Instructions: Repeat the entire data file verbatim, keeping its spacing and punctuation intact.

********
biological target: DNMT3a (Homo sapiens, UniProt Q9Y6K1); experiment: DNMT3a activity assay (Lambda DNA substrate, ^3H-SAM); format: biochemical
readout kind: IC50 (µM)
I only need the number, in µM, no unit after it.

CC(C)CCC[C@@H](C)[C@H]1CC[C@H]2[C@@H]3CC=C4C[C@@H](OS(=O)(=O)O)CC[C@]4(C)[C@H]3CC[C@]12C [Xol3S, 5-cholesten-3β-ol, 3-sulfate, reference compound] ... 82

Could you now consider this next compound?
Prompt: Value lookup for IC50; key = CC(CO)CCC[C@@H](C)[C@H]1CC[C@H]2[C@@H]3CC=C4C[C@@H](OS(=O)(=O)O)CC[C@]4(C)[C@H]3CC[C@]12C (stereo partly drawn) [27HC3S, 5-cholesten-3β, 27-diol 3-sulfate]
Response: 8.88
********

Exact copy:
biological target: DNMT3a (Homo sapiens, UniProt Q9Y6K1); experiment: DNMT3a activity assay (Lambda DNA substrate, ^3H-SAM); format: biochemical
readout kind: IC50 (µM)
I only need the number, in µM, no unit after it.

CC(C)CCC[C@@H](C)[C@H]1CC[C@H]2[C@@H]3CC=C4C[C@@H](OS(=O)(=O)O)CC[C@]4(C)[C@H]3CC[C@]12C [Xol3S, 5-cholesten-3β-ol, 3-sulfate, reference compound] ... 82

Could you now consider this next compound?
Prompt: Value lookup for IC50; key = CC(CO)CCC[C@@H](C)[C@H]1CC[C@H]2[C@@H]3CC=C4C[C@@H](OS(=O)(=O)O)CC[C@]4(C)[C@H]3CC[C@]12C (stereo partly drawn) [27HC3S, 5-cholesten-3β, 27-diol 3-sulfate]
Response: 8.88